ICEC review into cricket shows sport still rife with racism, sexism and elitism- change is needed to save game

Cricket is a sport which brings together people from all backgrounds into an environment that should make them feel welcome- if this isn’t the case then the game is failing many people
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The findings of the Independent Commission into Equity in Cricket (ICEC) have been published- and they give a damning indictment into the sport. The report has found the game has a deep rooted issue of racism, sexism and elitism. 

The report found widespread examples of racism, and explained how it isn’t just reserved to “a few bad apples”. It references in detail the case of Yorkshire cricketer Azeem Rafiq and the racism he suffered whilst playing for the club. 

A male Pakistani man is quoted anonymously in the report giving his experiences and how things which Rafiq talked about also happened to him. He said: “[Teammates] poured alcohol on me. They threw bacon sandwiches at me. I have lived with all that and never spoke to anyone about it.” 

The independent investigation into cricket found that many responses from individuals “included many examples of overt racism and abuse from club officials, team members and supporters directed, in particular, at Black and South Asian players including derogatory and inappropriate language, racist stereotyping and assumptions being made about them.” The lengthy report is filled with examples of overt racism, and goes on to say that black people have been failed by the sport and that the ECB have been slow to respond. 

The report identifies many examples of sexism in the game, with lots of abuse aimed at the women’s game. Women are subordinate to men in the sport and this has been shown to be the case at grassroots and professional level. 

Further findings on this subject include the fact women have less opportunities to play at the premier grounds. The commission have said they were “alarmed” to discover the England Women’s team has never played a Test Match at Lord’s. The ‘home of cricket’ is still, according to the report, a home principally for men. 

The report found evidence of a widespread culture of sexism and misogyny, and unacceptable behaviour towards women in both the recreational and professional game. Women and women’s teams are frequently demeaned, stereotyped and treated as second-class. This included misogynistic and derogatory comments about women and girls, and everyday sexism. On top of this, some described being ostracised and ridiculed either for not participating in, or for objecting to, sexism directed towards female players and umpires or the women’s game more generally. There was evidence of unwanted and uninvited advances from men towards women.

A general view of play on day one of the LV= Insurance County Championship Division 1 match between Middlesex and Nottinghamshire at Lord's Cricket Ground on April 20, 2023 in London, England. (Photo by Clive Rose/Getty Images)A general view of play on day one of the LV= Insurance County Championship Division 1 match between Middlesex and Nottinghamshire at Lord's Cricket Ground on April 20, 2023 in London, England. (Photo by Clive Rose/Getty Images)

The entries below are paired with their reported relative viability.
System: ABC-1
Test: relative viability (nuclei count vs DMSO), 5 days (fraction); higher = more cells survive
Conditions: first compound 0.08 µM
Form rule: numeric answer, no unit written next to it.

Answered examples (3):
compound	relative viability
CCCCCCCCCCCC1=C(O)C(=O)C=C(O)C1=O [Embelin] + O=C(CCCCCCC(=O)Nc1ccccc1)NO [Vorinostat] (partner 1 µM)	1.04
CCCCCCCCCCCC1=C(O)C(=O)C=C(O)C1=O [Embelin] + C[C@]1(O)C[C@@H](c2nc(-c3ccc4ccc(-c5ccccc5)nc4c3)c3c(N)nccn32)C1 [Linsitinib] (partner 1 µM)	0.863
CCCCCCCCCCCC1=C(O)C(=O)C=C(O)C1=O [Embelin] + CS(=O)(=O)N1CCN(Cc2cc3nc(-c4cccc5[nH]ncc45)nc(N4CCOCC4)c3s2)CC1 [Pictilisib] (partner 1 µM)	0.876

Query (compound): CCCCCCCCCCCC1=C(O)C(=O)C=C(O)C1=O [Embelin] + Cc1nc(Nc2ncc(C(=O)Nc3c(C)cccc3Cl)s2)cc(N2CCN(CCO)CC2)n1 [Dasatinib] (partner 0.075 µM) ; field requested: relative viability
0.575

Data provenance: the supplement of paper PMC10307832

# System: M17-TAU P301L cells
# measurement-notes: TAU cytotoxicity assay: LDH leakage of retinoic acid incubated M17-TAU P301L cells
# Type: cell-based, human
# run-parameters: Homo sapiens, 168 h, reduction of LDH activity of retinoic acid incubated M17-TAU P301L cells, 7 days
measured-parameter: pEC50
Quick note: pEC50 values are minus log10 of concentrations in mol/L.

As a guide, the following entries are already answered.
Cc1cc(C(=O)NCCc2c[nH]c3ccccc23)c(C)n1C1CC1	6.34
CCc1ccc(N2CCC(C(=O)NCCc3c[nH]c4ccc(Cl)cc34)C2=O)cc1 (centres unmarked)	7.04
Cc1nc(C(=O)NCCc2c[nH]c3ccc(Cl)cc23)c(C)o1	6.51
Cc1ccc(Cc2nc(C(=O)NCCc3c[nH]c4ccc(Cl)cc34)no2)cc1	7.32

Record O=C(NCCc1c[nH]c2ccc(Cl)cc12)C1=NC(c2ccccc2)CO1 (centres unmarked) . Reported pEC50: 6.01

A general view of play on day one of the LV= Insurance County Championship Division 1 match between Middlesex and Nottinghamshire at Lord's Cricket Ground on April 20, 2023 in London, England. (Photo by Clive Rose/Getty Images)

Furthermore, the report identified a significant gap between state and private school provision in the talent pathway which ‘shocked’ the committee. Several factors have been identified by the committee into why there remains such a gulf between private and state schools and their role in the talent pathway. 

A section of the executive summary reads: “The scarce provision of cricket in state schools, the widespread links between cricket and private schools, the cost and time associated with playing youth cricket, the lack of a systematic, contextual process for talent identification, and the relative absence of diversity amongst coaches on the talent pathway: these are all important factors which present significant barriers to an equitable system.”

Following publication of the report, the ECB has published a full response to the findings. This can be read through the ECB website. 

Chair of the ECB Richard Thomspon said: “On behalf of the ECB and wider leadership of the game, I apologise unreservedly to anyone who has ever been excluded from cricket or made to feel like they don’t belong. Cricket should be a game for everyone, and we know that this has not always been the case. Powerful conclusions within the report also highlight that for too long women and Black people were neglected. We are truly sorry for this.

“This report makes clear that historic structures and systems have failed to prevent discrimination, and highlights the pain and exclusion this has caused. I am determined that this wake-up call for cricket in England and Wales should not be wasted. We will use this moment to demonstrate that it is a game for all and we have a duty to put this right for current and future generations.”

The damning report into cricket should be an eye-opener to the people who run the sport. Any effort to make the sport inclusive to people of any religion, race, gender or class is being seriously undermined by the findings of the report. 

Working to eradicate this is vital, and making this brilliant sport something which anyone of any ability wants to be a part of is a huge next step for the ECB and other cricketing bodies to take. The full report, titled ‘Holding Up A Mirror To Cricket, can be read through the ICEC website.